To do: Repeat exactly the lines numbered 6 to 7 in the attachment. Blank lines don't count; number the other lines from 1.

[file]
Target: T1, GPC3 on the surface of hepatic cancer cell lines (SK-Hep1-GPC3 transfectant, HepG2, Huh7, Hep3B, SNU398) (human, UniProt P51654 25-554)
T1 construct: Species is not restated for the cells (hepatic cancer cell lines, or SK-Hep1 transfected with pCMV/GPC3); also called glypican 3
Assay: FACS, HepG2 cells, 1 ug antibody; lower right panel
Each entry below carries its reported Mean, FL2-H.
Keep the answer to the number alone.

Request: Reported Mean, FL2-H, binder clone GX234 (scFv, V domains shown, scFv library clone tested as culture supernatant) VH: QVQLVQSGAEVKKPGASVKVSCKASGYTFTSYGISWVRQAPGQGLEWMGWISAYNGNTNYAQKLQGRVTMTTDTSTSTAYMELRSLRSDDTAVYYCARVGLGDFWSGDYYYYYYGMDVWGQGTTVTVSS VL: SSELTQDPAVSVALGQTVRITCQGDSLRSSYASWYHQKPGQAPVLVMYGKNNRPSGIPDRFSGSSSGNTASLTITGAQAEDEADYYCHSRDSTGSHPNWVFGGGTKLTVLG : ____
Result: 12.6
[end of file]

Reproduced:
Request: Reported Mean, FL2-H, binder clone GX234 (scFv, V domains shown, scFv library clone tested as culture supernatant) VH: QVQLVQSGAEVKKPGASVKVSCKASGYTFTSYGISWVRQAPGQGLEWMGWISAYNGNTNYAQKLQGRVTMTTDTSTSTAYMELRSLRSDDTAVYYCARVGLGDFWSGDYYYYYYGMDVWGQGTTVTVSS VL: SSELTQDPAVSVALGQTVRITCQGDSLRSSYASWYHQKPGQAPVLVMYGKNNRPSGIPDRFSGSSSGNTASLTITGAQAEDEADYYCHSRDSTGSHPNWVFGGGTKLTVLG : ____
Result: 12.6